I fell off my chair yesterday when the local AT&T Retail Sales Manager told me how much it would cost to setup my client's new firm with iPhones. AT&T wants, in addition to the cost of the iPhones and setup fees, a $1000 dollar security deposit for each line. Better yet, they want to hold the security deposit for 1 year to insure that they get paid. My client needs 7 iPhones and 3 international data cards. The deposit would be $10,000!
My client is a law firm. They've been in business for a while as a branch of another firm. But they are now going out on their own. So, they have a new name and a new tax ID. They have a bunch of clients, uniquely specialized skills and revenue. But they have no business history and no record of financial stability. In my view, that's just the way it is for a new business. This gets to the question - Is AT&T interested in attracting new businesses as customers? In this case, AT&T is very anti-new business as it's looking no further than 'new tax ID requires a large deposit'.
Most companies, particularly in our current state of economic recession, are willing to bend over backwards to acquire new customers. The local AT&T Retail Sales Manager is very motivated to get my client's business and he's been very responsive. He's pushed this harebrained decision as high up the ladder as he can. But, it seems like his hands are tied. If it weren't for the iPhone, there is no question that we'd be doing business with Verizon or Sprint. I wonder - would Lowell C. McAdam, CEO of Verizon Wireless let this happen? What about Dan Hesse, Sprint's CEO, would he let this happen? Would he give up a new and profitable account with this firm's potential. Ralph de la Vega is AT&T Mobility's CEO. I wonder if he's listening? Oh, but wait, the story gets better.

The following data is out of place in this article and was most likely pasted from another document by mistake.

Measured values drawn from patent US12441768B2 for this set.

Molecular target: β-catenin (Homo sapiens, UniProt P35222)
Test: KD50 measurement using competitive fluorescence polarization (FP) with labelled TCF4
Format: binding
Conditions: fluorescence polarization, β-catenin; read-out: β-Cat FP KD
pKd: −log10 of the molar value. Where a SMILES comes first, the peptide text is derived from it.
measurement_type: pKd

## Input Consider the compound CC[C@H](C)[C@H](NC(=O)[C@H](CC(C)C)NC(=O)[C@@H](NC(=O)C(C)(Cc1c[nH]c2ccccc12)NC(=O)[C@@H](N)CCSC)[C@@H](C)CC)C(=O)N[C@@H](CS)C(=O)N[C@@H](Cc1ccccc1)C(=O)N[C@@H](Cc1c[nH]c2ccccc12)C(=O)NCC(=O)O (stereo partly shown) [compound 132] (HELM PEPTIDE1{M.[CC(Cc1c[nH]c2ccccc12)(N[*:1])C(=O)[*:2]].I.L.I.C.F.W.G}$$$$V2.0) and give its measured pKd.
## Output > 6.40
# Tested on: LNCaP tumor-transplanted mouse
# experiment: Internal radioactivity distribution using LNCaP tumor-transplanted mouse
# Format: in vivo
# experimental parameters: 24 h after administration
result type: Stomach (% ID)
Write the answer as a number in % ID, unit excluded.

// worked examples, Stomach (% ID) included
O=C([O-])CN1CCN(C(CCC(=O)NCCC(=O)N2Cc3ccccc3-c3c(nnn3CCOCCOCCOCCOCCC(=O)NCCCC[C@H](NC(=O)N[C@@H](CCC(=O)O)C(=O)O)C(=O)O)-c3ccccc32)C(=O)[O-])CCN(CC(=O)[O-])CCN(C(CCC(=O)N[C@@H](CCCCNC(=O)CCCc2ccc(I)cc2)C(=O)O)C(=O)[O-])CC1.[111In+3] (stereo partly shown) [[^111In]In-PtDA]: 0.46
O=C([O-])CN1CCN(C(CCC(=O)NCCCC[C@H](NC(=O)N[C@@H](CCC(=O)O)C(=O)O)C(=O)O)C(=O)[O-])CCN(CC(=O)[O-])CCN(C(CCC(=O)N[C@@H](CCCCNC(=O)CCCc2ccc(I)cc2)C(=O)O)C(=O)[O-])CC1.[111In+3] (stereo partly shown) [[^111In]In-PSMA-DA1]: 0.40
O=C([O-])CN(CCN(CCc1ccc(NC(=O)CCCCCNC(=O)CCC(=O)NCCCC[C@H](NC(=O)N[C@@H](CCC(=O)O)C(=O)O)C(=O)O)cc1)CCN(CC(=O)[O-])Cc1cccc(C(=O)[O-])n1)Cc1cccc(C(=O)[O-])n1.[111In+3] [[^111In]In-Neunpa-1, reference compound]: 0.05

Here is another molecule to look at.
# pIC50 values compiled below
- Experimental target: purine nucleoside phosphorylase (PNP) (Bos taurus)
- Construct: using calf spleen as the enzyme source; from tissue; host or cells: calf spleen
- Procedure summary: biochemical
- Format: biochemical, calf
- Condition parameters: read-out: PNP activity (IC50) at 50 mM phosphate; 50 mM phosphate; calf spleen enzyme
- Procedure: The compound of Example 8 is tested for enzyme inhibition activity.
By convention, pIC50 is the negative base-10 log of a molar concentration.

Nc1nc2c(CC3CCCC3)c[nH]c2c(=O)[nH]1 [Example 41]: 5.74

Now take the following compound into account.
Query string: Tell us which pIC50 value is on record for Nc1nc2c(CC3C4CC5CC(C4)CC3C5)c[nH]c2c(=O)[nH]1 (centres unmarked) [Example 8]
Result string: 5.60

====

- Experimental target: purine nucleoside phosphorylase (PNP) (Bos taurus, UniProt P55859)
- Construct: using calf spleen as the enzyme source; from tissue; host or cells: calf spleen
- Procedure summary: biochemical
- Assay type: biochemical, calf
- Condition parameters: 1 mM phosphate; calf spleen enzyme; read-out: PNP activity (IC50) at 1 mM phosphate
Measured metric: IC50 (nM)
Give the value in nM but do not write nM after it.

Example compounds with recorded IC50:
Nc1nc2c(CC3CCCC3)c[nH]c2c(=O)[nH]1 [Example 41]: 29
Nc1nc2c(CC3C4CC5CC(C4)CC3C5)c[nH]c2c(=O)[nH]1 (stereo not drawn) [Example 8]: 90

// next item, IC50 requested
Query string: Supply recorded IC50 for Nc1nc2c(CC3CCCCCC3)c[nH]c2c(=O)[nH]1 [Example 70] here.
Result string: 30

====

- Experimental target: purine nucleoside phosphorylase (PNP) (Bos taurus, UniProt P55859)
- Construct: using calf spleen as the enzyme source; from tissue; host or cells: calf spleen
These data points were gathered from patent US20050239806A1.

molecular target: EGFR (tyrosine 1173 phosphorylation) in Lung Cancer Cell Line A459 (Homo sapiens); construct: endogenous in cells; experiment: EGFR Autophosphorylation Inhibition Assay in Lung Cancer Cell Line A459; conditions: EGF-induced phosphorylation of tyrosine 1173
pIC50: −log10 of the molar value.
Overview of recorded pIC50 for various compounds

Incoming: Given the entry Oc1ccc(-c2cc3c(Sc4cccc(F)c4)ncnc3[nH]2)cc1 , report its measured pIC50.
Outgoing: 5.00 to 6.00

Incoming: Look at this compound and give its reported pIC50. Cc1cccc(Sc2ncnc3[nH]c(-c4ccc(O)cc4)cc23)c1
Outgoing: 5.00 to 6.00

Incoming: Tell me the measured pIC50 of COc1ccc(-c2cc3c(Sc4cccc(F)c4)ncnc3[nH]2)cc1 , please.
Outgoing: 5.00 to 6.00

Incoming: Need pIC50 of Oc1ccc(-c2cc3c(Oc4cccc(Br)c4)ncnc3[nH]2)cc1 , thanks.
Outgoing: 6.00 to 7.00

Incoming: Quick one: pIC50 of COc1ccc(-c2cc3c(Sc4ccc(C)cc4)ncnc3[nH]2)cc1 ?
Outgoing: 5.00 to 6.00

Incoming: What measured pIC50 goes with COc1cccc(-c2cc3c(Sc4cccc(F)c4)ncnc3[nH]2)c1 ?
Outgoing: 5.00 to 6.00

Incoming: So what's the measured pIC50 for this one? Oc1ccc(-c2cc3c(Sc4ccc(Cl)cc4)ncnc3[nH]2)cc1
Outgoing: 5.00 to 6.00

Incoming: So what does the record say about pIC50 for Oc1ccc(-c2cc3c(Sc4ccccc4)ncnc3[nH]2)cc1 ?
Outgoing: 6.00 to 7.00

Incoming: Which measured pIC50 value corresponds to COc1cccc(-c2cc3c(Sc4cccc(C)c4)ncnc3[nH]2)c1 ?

Is this where you want to bring your business?
Almost anyone can walk into an AT&T retail store and purchase 5 iPhones on a family plan. I mean almost anyone. The credit check is brief, vague at best. All you need is a credit card. If my client really wants iPhones, they can have one partner purchase 5 and another partner purchase the others until the firm has been in business long enough to satisfy AT&T's inane policy. So, why is AT&T's small business team being so shortsighted and unwilling to support new businesses? Ralph, are you listening? I don't get it. Do you?
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